Best primer to block cigarette smoke smell?

11 Replies

What’s the best type of Kilz primer (or other primer) to use on a bedroom’s walls and ceiling to permanently eliminate or cover up a smoky cigarette smell from someone who smoked in a bedroom?

I know some of the smell could also be in the carpet and pad (which is being REPLACED), so should the concrete subfloor under the pad also get coated in the same odor-blocking primer?

I’m curious on the general consensus.

Thanks!

Lara Fobian, Investor and Realtor

I'm going through the same situation. I just had the duct work and furnace cleaned today. The smoke is so bad that I'm giving the appliances away. B-I-N primer is the best. The painters I have talked to say that if you clean with ammonia and use the B-I-N that should take care of it. In my house when the walls are sprayed with ammonia the brown tar and nicotine run down the wall. Pretty nasty. I'm also going to use a carbon furnace filter. B-I-N recommends not to use TSP unless it's the non-detergent type as they will not guarantee the primer will stick properly and ammonia will be fine. I've used TSP for 30 years and never had a problem with any other primer or paint but never used B-I-N for smoke. I also purchased an OZONE Generator and it seems to help.

@Lara Fobian I've had good results scrubbing with a mild solution of Simple Green then latex Kilz. I did two coats of latex Kilz, maybe with oil you can do one. Like someone mentioned, the greasy brown nicotine was already dripping down the wall, when I applied simple green it was left night and day. Luckily the wall had eggshell finish already and it was easy to scrub. I would smell test the slab after pulling the flooring back. If you smell smoke, go ahead and paint before flooring goes down. You don't want to replace the floor only to smell smoke down the road.

My painter recommends Zinsser BIN shellac based primer. It is VERY loud. I had to wear a respirator to stand it.

@Lara Fobian You will likely be okay with latex kilz. Original is better and BIN is what is used on burned property to seal in the smoke smell. Wash first because you want to paint the wall, not the nicotine on the wall. You may have issues with residue in the hvac coils or vents.
@Lara Fobian I’ve used exterior paint on interior walls to seal the smoke and smell to the plaster or wall board. You can get messed up exterior paint at any paint store and see if it works for you. Good low cost option.

After cleaning I cast another vote for Zinnser BIN, it is expensive but it is the best primer for covering smells I have found. It is a shellac based primer and has a strong odor so must use respirator and have ventilation running through the house to be safe.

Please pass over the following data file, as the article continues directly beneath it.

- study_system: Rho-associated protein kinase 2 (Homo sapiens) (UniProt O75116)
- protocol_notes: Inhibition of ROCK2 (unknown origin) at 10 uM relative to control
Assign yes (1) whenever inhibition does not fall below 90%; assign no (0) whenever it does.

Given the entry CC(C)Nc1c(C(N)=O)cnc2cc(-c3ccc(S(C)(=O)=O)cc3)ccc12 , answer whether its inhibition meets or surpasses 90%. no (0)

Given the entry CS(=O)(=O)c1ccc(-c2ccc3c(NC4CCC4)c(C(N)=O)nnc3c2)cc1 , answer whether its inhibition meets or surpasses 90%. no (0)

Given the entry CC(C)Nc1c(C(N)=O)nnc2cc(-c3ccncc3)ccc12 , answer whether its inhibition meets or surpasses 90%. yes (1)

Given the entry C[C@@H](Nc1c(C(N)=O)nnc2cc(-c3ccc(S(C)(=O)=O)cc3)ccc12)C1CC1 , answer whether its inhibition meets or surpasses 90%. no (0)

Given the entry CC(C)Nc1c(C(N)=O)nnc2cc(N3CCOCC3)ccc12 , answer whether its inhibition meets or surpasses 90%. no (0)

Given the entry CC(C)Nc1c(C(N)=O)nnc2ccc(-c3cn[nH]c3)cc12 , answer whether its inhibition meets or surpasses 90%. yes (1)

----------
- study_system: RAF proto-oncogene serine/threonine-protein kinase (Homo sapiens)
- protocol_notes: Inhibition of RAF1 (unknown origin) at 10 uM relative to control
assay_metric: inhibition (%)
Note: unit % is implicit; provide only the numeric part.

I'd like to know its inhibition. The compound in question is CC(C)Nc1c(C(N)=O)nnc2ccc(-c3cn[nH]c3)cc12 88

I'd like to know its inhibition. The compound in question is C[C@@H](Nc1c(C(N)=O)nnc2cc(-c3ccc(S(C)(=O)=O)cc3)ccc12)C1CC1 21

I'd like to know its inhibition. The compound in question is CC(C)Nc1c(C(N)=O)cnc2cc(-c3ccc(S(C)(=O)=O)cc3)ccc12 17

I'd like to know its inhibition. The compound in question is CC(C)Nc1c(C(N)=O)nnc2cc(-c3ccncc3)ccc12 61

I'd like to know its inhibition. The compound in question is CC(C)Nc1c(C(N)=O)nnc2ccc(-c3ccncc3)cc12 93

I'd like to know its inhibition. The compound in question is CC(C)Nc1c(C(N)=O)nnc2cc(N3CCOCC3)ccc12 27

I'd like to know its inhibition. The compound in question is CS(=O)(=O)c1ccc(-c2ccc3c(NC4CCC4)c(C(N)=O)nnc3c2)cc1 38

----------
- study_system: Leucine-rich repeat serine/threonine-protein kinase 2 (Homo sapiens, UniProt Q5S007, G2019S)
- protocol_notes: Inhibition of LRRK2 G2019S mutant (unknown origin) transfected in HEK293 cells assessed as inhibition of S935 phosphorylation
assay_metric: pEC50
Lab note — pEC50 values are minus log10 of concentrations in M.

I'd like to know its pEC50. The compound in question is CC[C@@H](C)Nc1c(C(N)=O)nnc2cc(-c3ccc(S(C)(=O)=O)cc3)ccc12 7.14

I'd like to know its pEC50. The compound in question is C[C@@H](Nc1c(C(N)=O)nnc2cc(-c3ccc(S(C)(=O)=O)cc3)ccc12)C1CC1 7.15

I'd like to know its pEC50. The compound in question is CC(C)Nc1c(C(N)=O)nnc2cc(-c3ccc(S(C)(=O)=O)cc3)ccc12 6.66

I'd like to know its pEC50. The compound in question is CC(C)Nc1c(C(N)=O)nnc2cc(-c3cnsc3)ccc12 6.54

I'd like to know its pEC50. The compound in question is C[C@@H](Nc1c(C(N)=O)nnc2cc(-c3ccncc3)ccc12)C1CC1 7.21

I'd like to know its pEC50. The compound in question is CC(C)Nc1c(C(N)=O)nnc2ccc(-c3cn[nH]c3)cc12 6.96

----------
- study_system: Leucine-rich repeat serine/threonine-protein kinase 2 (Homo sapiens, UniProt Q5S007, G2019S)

The bad thing about smoke is it gets in everything, literally. The appliances will stink, the light fixtures will stink when they are turned on and heat up, any residue in the vents will stink the house up. You may want to hire a company or rent a heavy duty ozone machine to run through the house for a few days also. The effect from that can be harmful also so don't go in the unit while a ozone machine is running.

@Lara Fobian we just finished a room this summer that was saturated in cig smoke, guy was a musician and this was his studio room. We washed with simple green and primed with latex kilz, two coats of regular interior paint. We added a vanilla smell to the last coat. You can get different smells if vanilla is not your thing.  Worked great.

Hey, I just moved into my first house hack after going through all this. My home was HEAVILY smoked in previously. Scrubbed everything with TSP - make sure to wipe off after water rinse. Clean rags with TSP in a bucket and repeat for what seems like a gross eternity. Kilz original 2 coats on dark wood paneling (probably unnecessary but I wasn't sure how much the color would bleed through. 1 to 2 coats of paint. $70 ozone machine from Amazon. Odebon deodorizer to mop subfloor with. Replaced all carpet and ceiling tiles. Left a couple small areas of 12" ceiling tiles (didn't paint or anything) and they don't smell. Replaced all carpet. New furnace filter with furnace scent block. Smells like a new construction house, never would know it was smoked in.

Hope this helps! It works!

Free eBook from BiggerPockets!

Ultimate Beginner's Guide Book Cover

Join BiggerPockets and get The Ultimate Beginner's Guide to Real Estate Investing for FREE - read by more than 100,000 people - AND get exclusive real estate investing tips, tricks and techniques delivered straight to your inbox twice weekly!

  • Actionable advice for getting started,
  • Discover the 10 Most Lucrative Real Estate Niches,
  • Learn how to get started with or without money,
  • Explore Real-Life Strategies for Building Wealth,
  • And a LOT more.

We hate spam just as much as you